In the “The value of conservation

The Nelson-Tasman and Marlborough regions were selected for further economic impact studies to add to the results for the West Coast. Two candidates presented themselves: Abel Tasman National Park and the Queen Charlotte Track. In both cases, tourism is the focus. Butcher Partners carried out visitor surveys to estimate visitor expenditure.

Visitors were surveyed on what they spent during the 24 hours prior to getting to the site (to establish average expenditure in the region), expenditure at the site, expected duration of stay at the site and in the region, and how long visitors would have stayed in the region had they not been able to visit the site (to avoid counting tourism expenditure that would have occurred in any case).

Concessionaire activities (e.g. water taxis, kayak hire) and some DOC activities, which were estimated separately, are funded by visitor spending. Tourism spending on these activities was not counted to avoid double counting.

At Abel Tasman, visitors were divided into walkers, kayakers and Totaranui campers. Average daily spending figures were calculated for each group and then multiplied in each case by the numbers of visitors and the average time spent on each activity.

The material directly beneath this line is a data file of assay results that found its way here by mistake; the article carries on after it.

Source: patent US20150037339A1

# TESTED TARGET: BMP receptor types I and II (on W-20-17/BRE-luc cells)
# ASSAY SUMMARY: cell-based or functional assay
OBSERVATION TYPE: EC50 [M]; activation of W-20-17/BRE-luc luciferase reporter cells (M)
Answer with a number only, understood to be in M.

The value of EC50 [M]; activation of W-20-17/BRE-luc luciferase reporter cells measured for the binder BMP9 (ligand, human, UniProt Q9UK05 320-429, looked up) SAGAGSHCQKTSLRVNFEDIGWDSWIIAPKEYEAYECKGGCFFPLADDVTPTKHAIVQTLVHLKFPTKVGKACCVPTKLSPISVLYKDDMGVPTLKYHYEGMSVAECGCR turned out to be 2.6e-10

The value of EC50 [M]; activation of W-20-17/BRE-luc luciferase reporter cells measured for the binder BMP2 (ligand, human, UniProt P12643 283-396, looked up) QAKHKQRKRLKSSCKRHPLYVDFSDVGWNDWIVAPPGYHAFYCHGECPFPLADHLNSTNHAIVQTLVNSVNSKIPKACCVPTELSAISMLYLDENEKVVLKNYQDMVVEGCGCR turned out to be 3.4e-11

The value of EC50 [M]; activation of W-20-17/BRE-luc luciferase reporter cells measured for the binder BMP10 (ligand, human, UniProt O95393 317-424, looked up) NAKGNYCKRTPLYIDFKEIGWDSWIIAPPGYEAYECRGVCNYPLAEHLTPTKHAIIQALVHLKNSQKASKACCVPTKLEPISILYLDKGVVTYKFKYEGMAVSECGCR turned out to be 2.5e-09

Abel Tasman National Park

At 22,530 ha, the headlands straddling Tasman and Golden Bays form the smallest of New Zealand’s 14 national parks. Abel Tasman is best known for the 51km coastal Great Walk, taking in bush and forest-fringed golden sands and turquoise waters, granite headlands and islands, with ample camping and tramping facilities along the route.

The area attracted around 180,000 visitors in 2004, including 75,000 day walkers, 24,000 overnight trampers, 29,000 kayakers, 10,000 day boat users, and 10,000 staying at Totaranui, as well as 30,000 visits to the park by private boat, and 10,000 visitors using only the beaches and not the walking track.

Abel Tasman National Park
impact on Nelson-Tasman

DOC spending
$1.2m/yr

Jobs
370

Output
$45m/yr

Value added income
$18m/yr

Household income
$11m/yr

Queen Charlotte Track

A water taxi ride away from Picton, the 71km track spans forested and farmed public conservation land and private land between Ship Cove and Anakiwa. Part of the attraction is the water taxi service, offering access to several landing points and a backpack-carrying service, allowing visitors to choose the number of days they wish to spend on the track. The private huts and lodges en route offer a wide range of accommodation standards.

The track is open to mountain-bikers, except along the busy Ship Cove-Punga Cove leg between 1 December and 28 February, making the Queen Charlotte one of the few dual-use tracks in the public conservation estate. It is also one of the few tracks where people can walk comfortably side by side.

Around 30,000 people walked or mountain-biked the busiest section in 2003–2004. There were 53,000 visitor-nights spent on the track in a year, and 12,000 visitor-days for people not staying overnight. The track directly supports more than 10 private accommodation businesses and three water taxi companies.

Queen Charlotte Track
impact on Marlborough

DOC spending
$0.2m/yr

Jobs
98

Output
$9.4m/yr

Value added income
$4.3m/yr

Household income
$2.5m/yr

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